It is true that bullets of every caliber are deadly if placed correctly, however some calibers are much more effective than others. For example, a .22 caliber bullet is a deadly object worthy of respect, but I would not want to trust my life to a .22 caliber bullet during a home invasion. Similarly, a .500 Smith & Wesson is a devastatingly effective round – but the large size of the cartridge and significant recoil make it a less attractive option overall, compared to other cartridges. Below is a list of commonly available revolver cartridges, and my opinion as to their desirability for self defense, in the order which I prefer them.
1. .45 Long Colt
The .45 Long Colt cartridge is about 100 years old, and still going strong. Loaded with a 255 grain bullet, this cartridge will provide performance similar to that of a .45 ACP, which should be quite satisfactory for most self defense purposes. Recoil is quite manageable, too. This cartridge seems to strike the proper balance between recoil, effectiveness, size, etc. One rather interesting revolver chambered for .45 Long Colt is the Taurus Judge, which can also fire .410 shotgun shells.
2. .357 Magnum
The .357 Magnum was developed in the 1930’s, and is regarded as an effective caliber for self defense. Propelling a 130 grain bullet to over 1400 feet per second, the .357 magnum packs over 500 ft-lbs of energy, which closely matches that of the .45 Long Colt, but in a smaller diameter bullet. The .357 Magnum can have a greater tendency to over penetrate than the .45 Long Colt, which is why this cartridge is listed in second place.
3. .41 Magnum
The .41 Remington Magnum was designed in the 1960’s, as a cartridge with more stopping power than the .357 Magnum, but with less recoil than the .44 Magnum. Driving a 220 grain bullet to nearly 1500 feet per second, the .41 Magnum produces over 1000 ft-lbs of energy; nearly twice that of either the .357 Magnum or .45 Long Colt. While the .41 Magnum offers rather impressive performance, its recoil is in excess of what some people can effectively handle. Over penetration and injury to bystanders is another concern too.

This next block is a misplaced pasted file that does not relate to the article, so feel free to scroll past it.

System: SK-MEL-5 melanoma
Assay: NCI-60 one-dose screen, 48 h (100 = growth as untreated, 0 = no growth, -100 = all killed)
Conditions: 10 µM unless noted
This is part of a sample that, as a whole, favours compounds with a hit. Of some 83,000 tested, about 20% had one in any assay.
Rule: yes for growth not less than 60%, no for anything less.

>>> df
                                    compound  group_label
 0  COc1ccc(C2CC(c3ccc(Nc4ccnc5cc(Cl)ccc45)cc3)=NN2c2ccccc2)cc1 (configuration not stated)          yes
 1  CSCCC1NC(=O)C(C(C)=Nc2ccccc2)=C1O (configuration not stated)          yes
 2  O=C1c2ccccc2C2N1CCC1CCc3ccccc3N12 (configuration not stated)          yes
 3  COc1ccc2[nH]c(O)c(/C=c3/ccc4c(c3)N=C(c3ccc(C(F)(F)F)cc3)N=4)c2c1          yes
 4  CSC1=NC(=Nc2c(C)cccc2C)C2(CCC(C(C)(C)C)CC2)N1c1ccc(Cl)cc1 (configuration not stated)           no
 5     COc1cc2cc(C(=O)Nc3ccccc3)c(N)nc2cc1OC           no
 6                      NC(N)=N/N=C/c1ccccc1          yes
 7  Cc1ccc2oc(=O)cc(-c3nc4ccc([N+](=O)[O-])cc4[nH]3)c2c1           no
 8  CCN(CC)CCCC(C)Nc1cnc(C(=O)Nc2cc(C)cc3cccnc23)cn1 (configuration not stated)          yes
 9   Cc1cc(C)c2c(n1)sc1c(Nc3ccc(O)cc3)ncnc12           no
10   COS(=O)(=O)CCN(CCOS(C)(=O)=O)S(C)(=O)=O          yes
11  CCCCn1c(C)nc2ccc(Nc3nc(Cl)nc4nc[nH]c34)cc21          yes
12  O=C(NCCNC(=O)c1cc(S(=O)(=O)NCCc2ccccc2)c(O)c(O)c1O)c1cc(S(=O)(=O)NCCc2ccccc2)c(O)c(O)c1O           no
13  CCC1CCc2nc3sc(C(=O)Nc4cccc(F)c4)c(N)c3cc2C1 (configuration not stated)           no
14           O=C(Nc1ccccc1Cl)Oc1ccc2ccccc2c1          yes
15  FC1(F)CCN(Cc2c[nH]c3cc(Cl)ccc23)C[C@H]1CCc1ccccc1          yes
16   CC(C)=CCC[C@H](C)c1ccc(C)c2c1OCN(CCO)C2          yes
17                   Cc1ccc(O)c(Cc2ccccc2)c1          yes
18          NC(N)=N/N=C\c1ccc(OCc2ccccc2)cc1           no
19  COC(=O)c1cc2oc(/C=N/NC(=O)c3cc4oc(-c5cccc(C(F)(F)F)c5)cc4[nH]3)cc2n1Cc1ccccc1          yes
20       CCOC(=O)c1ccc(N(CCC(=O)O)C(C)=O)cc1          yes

4. .38 Special
The .38 Special has been around for over 100 years, and has been used by many police departments over the years. Propelling a 110 grain bullet at just under 1000 feet per second provides 235 ft-lbs of energy, which is far less than any of the above discussed cartridges. On the plus side, the recoil from a .38 special is quite light, and may therefore be a good choice for recoil sensitive individuals. That said, I would personally be more comfortable with a .45 Long Colt, .357 Magnum, or .41 Magnum.
5. .44 Magnum
The .44 Magnum was developed in the 1950’s, and remains popular today. Touted as “the most powerful handgun in the world” by the movie Dirty Harry, the .44 Magnum is indeed a formidable cartridge, albeit no longer the most powerful one in the world. Pushing a 300 grain bullet to nearly 1500 feet per second, the .44 Magnum can generate about 1500 ft-lbs of energy. This makes the .44 Magnum an incredibly effective cartridge – but one with rather heavy recoil. Some people are unable to handle the recoil at all, while other people are considerably less effective with the .44 Magnum than they would be with a softer recoiling revolver. For that reason I would generally suggest against the .44 Magnum for self defense.
There are many other revolver cartridges not discussed in this article, as I do not find them to be generally suitable for self defense. For example, the .22 long rifle cartridge is simply too small for effective self defense against a human attacker, and the .500 S&W has recoil that is too heavy for an average person to handle effectively. That said, each person who is considering a revolver for self defense should select the gun that is right for them, taking into account the size of the gun, the recoil, the ammunition capacity, etc.
The following articles on selecting a gun for home defense, choosing between pistols and revolvers, selecting a defensive pistol caliber, home defense ammunition, home defense handgun accessories, other self defense tools, the basics of gun safety, and safely storing guns may also be helpful.
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